Saturday, November 30, 2013
JUBILEE: Up the line
It's time to take an end-to-end journey on the Jubilee line. That's an 1870s bit, a 1930s bit, a 1970s bit and a 1990s bit, which is far more of a 20th century mixed bag than any other line. From Stratford to Stanmore is 22 miles by train, but nearer fourteen direct, because the Jubilee goes all round the houses. Let's start at the modern end.
Pretty much Nowheresville when the Jubilee line extension first arrived, Stratford has since been transformed into East London's transport hub. Three platforms line up beneath the station's glass roof, with the next departure announced via an inadequate Next Train Indicator (which I've slagged off before). A mass of humanity swarms towards the Jubilee line concourse, squints to work out which platform's departing next, then dashes/jogs/runs towards the rear of the train to board before it leaves. The end result is one of the most asymmetrical loading patterns at any terminus station. The front carriages are always nigh empty, because nobody can be bothered to walk that far, or daren't walk that far in case the doors shut. Meanwhile the back carriage is rammed, the rear of the back especially so, because people are lazy, or fearful the train might leave without them. It's a sub-optimal start, to be frank.
I take a seat at the back of the next-but-one train, and wait. For the first minute it's very quiet, then comes a light flurry of people who didn't think they'd be able to reach the first train in time, and then the hordes. A large family group arrives and despairs at not being able to find five seats together. Three lost-looking tourists stumble in, bemused and blocking the entrance. A middle-aged couple sit on either side of me and conduct a conversation past my face. Two teenage girls board with McDonalds meals ("We'll stink the train out" "I don't care"). Two French boys sit on the floor to play a tiny handheld game. As the doors beep an older lady ducks in, and gets mildly smashed, then stares dejectedly because she can't sit down. And we're off, in cattle truck conditions... even at the weekend.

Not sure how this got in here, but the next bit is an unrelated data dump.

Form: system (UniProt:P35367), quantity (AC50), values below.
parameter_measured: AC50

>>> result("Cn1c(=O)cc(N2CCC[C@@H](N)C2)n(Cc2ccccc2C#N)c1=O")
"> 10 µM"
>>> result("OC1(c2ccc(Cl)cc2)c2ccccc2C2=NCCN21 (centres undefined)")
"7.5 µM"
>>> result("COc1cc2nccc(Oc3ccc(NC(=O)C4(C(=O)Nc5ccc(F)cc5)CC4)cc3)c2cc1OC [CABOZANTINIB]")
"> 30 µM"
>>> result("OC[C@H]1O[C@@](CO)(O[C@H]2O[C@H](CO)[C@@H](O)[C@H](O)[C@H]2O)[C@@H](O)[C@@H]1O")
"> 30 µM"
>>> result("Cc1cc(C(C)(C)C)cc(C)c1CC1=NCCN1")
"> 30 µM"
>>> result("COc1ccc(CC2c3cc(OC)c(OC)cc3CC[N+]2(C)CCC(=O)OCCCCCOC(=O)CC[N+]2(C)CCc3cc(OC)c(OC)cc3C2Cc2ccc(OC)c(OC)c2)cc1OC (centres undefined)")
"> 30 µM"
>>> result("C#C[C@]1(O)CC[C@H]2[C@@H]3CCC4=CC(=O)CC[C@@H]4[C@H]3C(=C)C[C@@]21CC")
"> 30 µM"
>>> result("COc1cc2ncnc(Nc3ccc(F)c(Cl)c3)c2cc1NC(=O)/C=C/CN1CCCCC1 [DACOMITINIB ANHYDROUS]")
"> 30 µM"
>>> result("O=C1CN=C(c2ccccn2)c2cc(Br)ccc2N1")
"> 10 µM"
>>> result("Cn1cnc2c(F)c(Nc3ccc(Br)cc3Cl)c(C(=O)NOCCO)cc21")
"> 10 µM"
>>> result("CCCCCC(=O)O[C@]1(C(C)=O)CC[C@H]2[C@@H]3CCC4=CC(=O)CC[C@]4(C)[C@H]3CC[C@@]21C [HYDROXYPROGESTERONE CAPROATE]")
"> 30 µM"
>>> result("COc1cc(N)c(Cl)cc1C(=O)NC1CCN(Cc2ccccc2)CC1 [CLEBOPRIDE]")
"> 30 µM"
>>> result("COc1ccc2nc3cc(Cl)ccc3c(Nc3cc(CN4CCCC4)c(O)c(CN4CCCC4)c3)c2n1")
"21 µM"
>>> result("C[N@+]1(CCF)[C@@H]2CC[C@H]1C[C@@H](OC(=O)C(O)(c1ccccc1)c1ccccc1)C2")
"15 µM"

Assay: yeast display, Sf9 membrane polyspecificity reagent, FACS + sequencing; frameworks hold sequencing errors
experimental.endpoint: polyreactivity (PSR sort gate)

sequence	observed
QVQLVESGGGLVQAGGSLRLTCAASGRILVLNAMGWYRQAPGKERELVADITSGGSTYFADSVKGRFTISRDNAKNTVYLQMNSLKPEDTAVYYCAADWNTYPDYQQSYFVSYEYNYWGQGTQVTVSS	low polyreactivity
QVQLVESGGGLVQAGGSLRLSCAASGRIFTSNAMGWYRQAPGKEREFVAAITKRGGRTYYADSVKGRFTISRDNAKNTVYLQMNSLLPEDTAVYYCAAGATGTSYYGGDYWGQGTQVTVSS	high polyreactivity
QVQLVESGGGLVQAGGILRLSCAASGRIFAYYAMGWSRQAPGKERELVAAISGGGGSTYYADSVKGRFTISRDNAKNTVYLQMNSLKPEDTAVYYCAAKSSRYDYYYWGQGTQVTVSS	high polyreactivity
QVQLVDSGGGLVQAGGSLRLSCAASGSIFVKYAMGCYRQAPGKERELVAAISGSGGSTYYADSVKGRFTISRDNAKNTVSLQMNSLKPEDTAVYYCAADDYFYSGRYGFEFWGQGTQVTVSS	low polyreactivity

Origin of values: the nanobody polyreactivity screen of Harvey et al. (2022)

Thanks to the DLR there are now two additional stations to pass on the way to West Ham - one suspects neither is busy, but it's not easy to see. This southbound run isn't scenic, running past the main depot, some rows of flats and a string of commercial units. If the Jubilee was ever meant to bring prosperity to this edge of Newham, it hasn't quite yet. But the interchange at Canning Town throbs with people - there's some event on at ExCel that involves dressing up, so Princess Fiona shares the platform with a crowd of weird but undistinguishable comic characters.
That's it for overground, which means we're about to enter the tunnelled extension section with the splendid architecture. North Greenwich glows blue, though darkly, and you don't get the best view from the train. "Exit here for the Emirates Airline and the Oh Two" says the recorded announcement, plugging two different multinational brands, like you do on the modern Underground. There's no such promotion at Canary Wharf, just some whopping great roundels at the foot of a silver void. It might be busy up the front end of the train, but nobody walks down to the back, neatly balancing out our earlier Stratford-related rear overcrowding.
A third crossing of the Thames brings us to Canada Water, where the Overground allows South Londoners to flock in. Then Bermondsey allows a rare glimpse of daylight pouring down the escalator shaft, which is a bit brighter than those dull grey tiles on the walls down here. At London Bridge those French boys have to be almost dragged from the train by their parents, who just about make it onto the platform with their luggage before the doors close. It's busy here, so busy it's hard to believe that 15 years ago only one tube line served the mainline terminus above. It's less throbbing at Southwark, which is barely any distance from Waterloo East, and not that far either to Waterloo. By now the great majority of people who boarded in Newham have disembarked and I have fewer, different neighbours. I would have one more but he arrived too late and ran headlong, slap, into the platform doors.